Aklilu Lemma

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Aklilu Lemma
አክሊሉ ለማ
Born18 September 1935
Died5 April 1997(1997-04-05) (aged 61)
Alma mater
AwardsRight Livelihood Award
Scientific career
  • Haile Selassie I University Institute of Pathobiology
  • United Nations
  • Johns Hopkins University

Aklilu Lemma (Amharic: አክሊሉ ለማ; 18 September 1935 – 5 April 1997) was an Ethiopian pathobiologist.[1] In 1989, he was awarded the Right Livelihood Award "for discovering and campaigning relentlessly for an affordable preventative against bilharzia."[2]


Lemma was educated at Addis Ababa University College and at Johns Hopkins University in the U.S.[3] where he obtained his D.Sc. in 1964. His dissertation was on sandfly-borne leishmaniasis.


Following his doctorate, Lemma returned to his home country, Ethiopia, where he obtained a position at the then Haile Selassie I University. He founded the Institute of Pathobiology, now known as the Aklilu Lemma Institute of Pathobiology,[4] and taught there until 1976, when he left it for a job in the United Nations. He served the UN in many capacities as a scientist, became the Deputy Director of UNICEF's International Child Development Centre, now known as UNICEF's Innocenti Research Centre [3] and finally obtained a position in his alma mater, Johns Hopkins University.

He made his most important scientific discovery very early in his career, in 1964, when he discovered a natural treatment to schistosomiasis,[5] also known as snail fever disease or bilharzia, a debilitating disease caused by the parasitic worm Schistosoma, which is spread by freshwater snails. He found that berries from the endod plant, which is commonly used to make soap and shampoos in many parts of Africa, is a potent, inexpensive and safe molluscicide, to prevent the spread of the parasitic worm.[6][7][8][9] This discovery made the plant an object of scientific research in many parts of the world. Lemma himself was at the forefront of this research. His work acquired an international reputation, which in turn led to various awards, including honorary doctorate degrees.[10] The most prestigious award was the one he won together with his research associate, Dr. Legesse Wolde-Yohannes in November 1989 – the Right Livelihood Award of Sweden, commonly referred to as the Alternative Nobel Prize.[11]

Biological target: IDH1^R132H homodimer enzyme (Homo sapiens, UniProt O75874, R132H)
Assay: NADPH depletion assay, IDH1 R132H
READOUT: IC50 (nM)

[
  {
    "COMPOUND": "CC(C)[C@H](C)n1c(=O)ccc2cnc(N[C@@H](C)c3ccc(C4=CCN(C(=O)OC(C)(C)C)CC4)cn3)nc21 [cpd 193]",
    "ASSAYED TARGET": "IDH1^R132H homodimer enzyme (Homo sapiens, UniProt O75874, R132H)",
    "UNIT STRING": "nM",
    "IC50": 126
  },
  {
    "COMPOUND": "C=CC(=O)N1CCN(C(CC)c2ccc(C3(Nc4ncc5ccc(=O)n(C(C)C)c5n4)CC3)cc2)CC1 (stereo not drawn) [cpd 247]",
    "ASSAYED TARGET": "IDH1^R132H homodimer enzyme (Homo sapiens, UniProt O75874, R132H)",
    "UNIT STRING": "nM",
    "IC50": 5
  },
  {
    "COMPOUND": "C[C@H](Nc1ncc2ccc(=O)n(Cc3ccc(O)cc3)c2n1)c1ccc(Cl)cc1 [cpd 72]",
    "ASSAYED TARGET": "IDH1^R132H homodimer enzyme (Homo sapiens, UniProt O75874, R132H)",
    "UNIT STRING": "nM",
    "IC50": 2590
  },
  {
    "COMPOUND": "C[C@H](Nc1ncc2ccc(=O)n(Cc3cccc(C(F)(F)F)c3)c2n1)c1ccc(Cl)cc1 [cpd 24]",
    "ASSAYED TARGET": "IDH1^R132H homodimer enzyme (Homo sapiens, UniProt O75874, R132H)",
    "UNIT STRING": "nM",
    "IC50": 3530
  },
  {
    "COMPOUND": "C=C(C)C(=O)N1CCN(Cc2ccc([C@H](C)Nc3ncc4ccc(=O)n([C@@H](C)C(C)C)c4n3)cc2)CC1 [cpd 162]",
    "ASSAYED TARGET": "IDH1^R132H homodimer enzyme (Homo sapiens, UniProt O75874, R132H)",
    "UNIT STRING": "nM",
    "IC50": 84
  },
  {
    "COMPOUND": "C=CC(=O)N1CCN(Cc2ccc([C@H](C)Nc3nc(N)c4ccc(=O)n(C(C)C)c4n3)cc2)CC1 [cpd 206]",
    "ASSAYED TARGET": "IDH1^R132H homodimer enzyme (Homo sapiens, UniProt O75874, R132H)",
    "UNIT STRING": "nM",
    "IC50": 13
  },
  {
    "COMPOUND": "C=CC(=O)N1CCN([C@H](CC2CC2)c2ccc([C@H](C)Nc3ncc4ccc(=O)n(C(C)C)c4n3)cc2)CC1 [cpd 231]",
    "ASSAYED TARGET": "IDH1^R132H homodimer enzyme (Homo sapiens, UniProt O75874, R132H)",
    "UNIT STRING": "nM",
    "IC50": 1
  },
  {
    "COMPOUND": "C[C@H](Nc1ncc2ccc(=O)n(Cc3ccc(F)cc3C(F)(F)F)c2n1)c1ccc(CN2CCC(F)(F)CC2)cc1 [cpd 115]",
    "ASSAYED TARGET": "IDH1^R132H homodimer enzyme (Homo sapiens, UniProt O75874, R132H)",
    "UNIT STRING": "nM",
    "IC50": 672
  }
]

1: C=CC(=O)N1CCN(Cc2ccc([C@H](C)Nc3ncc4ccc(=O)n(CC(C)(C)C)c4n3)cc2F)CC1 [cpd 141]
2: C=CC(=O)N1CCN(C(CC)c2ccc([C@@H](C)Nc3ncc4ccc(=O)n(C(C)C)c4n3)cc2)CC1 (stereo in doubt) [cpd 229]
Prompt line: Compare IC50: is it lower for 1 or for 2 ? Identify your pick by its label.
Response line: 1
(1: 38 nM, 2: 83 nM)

He died in the United States on 5 April 1997 and was buried in Ethiopia, on 13 April.[10]

Awards and distinctions[edit]

  • Right Livelihood Award (1989)


  1. ^ Bekele, Shiferaw (2003). "Aklilu Lemma". Encyclopaedia Aethiopica. Vol. 1. Wiesbaden: Harrassowitz Verlag. p. 172.
  2. ^ "Aklilu Lemma". The Right Livelihood Award. Retrieved 2020-01-08.
  3. ^ a b "Aklilu Lemma". The Right Livelihood Award. Retrieved 2019-02-15.
  4. ^ "Aklilu Lemma Institute of Pathobiology | Seek Wisdom, Elevate your Intellect and Serve Humanity". www.aau.edu.et. Retrieved 2019-02-15.
  5. ^ "Aklilu Lemma". The Right Livelihood Award. Retrieved 2019-06-26.
  6. ^ "Acceptance speech - Aklilu Lemma". The Right Livelihood Award. Retrieved 2019-02-15.
  7. ^ Lemma, Aklilu (1970). "Laboratory and Field Evaluation of the Molluscicidal Properties of Phytolacca dodecandra". Bulletin of the World Health Organization. 42 (4): 597–612. ISSN 0042-9686. PMC 2427471. PMID 5310955.
  8. ^ Mazengia, B.; Duncan, J.; Lemma, A.; Goll, P. H. (September 1983). "Control of schistosomiasis in Adwa, Ethiopia, using the plant molluscicide endod (Phytolacca dodecandra)". Tropenmedizin und Parasitologie. 34 (3): 177–183. ISSN 0303-4208. PMID 6636299.
  9. ^ Lemma, Aklilu; Brody, Gerald; Newell, Gordon W.; Parkhurst, R. M.; Skinner, W. A. (1972). "Studies on the Molluscicidal Properties of Endod (Phytolacca dodecandra): I. Increased Potency with Butanol Extraction". The Journal of Parasitology. 58 (1): 104–107. doi:10.2307/3278251. ISSN 0022-3395. JSTOR 3278251. PMID 5062455.
  10. ^ a b Aklilu Lemma International Memorial Symposium Proceedings, September 18-19, 1997. Addis Ababa. 1997.
  11. ^ "Aklilu Lemma (Ethiopia)". Right Livelihood Award. Archived from the original on 25 September 2013. Retrieved 19 February 2011.